I have a Python project that has the following structure:


I wrote a setup.py file that converts this into an egg with the same file structure. (When I examine it using a zip program the structure seems identical.) The funny thing is, when I run the Python code from my IDE it works fine and can access the config files; but when I try to run it from a different Python script using the egg, it can't seem to find the config files in the egg. If I put the config files into a directory relative to the calling Python script (external to the egg), it works - but that sort of defeats the purpose of having a self-contained egg that has all the functionality of the program and can be called from anywhere. I can use any classes/modules and run any functions from the egg as long as they don't use the config files... but if they do, the egg can't find them and so the functions don't work.

Any help would be really appreciated! We're kind of new to the egg thing here and don't really know where to start.

2 Answers 2


The problem is, the config files are not files anymore - they're packaged within the egg. It's not easy to find the answer in the docs, but it is there. From the setuptools developer's guide:

Typically, existing programs manipulate a package's __file__ attribute in order to find the location of data files. However, this manipulation isn't compatible with PEP 302-based import hooks, including importing from zip files and Python Eggs.

To access them, you need to follow the instructions for the Resource Management API.

In my own code, I had this problem with a logging configuration file. I used the API successfully like this:

from pkg_resources import resource_stream

_log_config_file = 'logging.conf'
_log_config_location = resource_stream(__name__, _log_config_file)
_log = logging.getLogger('package.module')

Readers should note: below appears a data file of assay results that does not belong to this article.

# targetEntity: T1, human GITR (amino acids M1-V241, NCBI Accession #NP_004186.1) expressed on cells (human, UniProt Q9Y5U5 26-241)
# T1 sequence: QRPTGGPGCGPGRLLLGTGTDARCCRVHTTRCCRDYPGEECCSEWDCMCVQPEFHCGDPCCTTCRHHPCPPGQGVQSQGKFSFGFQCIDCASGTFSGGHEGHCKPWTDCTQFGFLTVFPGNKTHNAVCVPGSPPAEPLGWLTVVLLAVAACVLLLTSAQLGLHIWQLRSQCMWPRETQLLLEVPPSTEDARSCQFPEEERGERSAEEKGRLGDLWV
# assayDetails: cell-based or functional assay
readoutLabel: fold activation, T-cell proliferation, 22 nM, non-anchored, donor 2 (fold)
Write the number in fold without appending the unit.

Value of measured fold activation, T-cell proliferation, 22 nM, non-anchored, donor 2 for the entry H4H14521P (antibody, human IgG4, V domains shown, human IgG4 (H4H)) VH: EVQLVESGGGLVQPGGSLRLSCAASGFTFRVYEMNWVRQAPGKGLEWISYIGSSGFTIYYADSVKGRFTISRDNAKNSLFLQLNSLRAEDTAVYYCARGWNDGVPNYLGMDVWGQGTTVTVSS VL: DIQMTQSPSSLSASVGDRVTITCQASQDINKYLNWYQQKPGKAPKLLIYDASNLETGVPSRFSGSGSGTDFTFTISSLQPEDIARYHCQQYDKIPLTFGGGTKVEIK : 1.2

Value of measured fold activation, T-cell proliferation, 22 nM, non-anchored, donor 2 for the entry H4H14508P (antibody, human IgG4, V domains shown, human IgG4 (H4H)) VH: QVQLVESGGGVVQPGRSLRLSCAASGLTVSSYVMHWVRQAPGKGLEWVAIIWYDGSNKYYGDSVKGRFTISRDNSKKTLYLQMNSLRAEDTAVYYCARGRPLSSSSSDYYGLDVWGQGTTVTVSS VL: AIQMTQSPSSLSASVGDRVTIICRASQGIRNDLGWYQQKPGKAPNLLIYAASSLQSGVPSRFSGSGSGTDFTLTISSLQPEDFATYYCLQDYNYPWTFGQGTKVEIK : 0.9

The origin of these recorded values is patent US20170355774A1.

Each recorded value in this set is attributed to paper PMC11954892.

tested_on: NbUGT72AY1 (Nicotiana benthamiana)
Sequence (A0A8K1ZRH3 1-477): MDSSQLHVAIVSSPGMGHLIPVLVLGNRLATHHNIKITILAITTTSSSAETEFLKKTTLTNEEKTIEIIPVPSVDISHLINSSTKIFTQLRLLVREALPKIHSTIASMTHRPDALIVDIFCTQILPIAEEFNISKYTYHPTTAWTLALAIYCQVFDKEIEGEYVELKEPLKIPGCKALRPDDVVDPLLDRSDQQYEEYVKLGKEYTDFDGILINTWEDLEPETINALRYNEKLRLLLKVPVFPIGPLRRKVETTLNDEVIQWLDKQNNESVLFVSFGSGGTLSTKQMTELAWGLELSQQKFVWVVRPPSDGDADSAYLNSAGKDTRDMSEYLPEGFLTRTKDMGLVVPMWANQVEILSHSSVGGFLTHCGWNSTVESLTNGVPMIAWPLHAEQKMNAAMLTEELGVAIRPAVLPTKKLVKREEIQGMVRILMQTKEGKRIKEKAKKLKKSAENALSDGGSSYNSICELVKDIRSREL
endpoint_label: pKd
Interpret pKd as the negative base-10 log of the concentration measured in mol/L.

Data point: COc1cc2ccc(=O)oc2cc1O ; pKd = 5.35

• 1
    I'm confused... I may be a little slow because these concepts are new to me so please bear with me. I have to change the code in my Python class that uses the config file to use the pkg_resources module instead of hardcoding it? The lines I have now to load the config file are config = ConfigParser.RawConfigParser() config.read("..\\config\\" + environment + "_settings.ini")... What should I change this to?
    – froadie
    Jun 18, 2010 at 16:39
  • @froadie: That's correct. You need something like config.read(resource_stream(__name__, "..\\config\\" + environment + "_settings.ini"). Also, you need to import the resource management module: from pkg_resources import resource_stream Jun 18, 2010 at 16:49
  • I tried something similar - config.read(pkg_resources.resource_filename(__name__, "..\\config\\" + environment + "_settings.ini")) (resource_filename instead of resource_stream because read takes the file name) - and it works when I run it but I still get an error when trying to call it from the egg, although a new one this time - KeyError: 'myPackageName\\..\\config\\dev_settings.ini'
    – froadie
    Jun 18, 2010 at 16:56
  • I was able to fix this by moving my config folder into the actual package that uses it. Is this the right thing to do? Is there anyway to accomplish the same thing while still having the config folder on the package level?
    – froadie
    Jun 18, 2010 at 17:26
  • You should be able to do that. Do pkg_resources.resource_filename("your_base_package.config", environment + "_settings.ini") instead of using __name__ for the first parameter. Then, create a config/__init__.py file. See if that works. (your_base_package is the parent of package1/package2/config. If the parent directory is on PYTHONPATH directly, just use "config" for the first parameter of the resource call.) Jun 18, 2010 at 18:36

See Setuptools' discussion of accessing pacakged data files at runtime. You have to get at your configuration file a different way if you want the script to work inside an egg. Also, for that to work, you may need to make your config directory a Python package by tossing in an empty __init__.py file.

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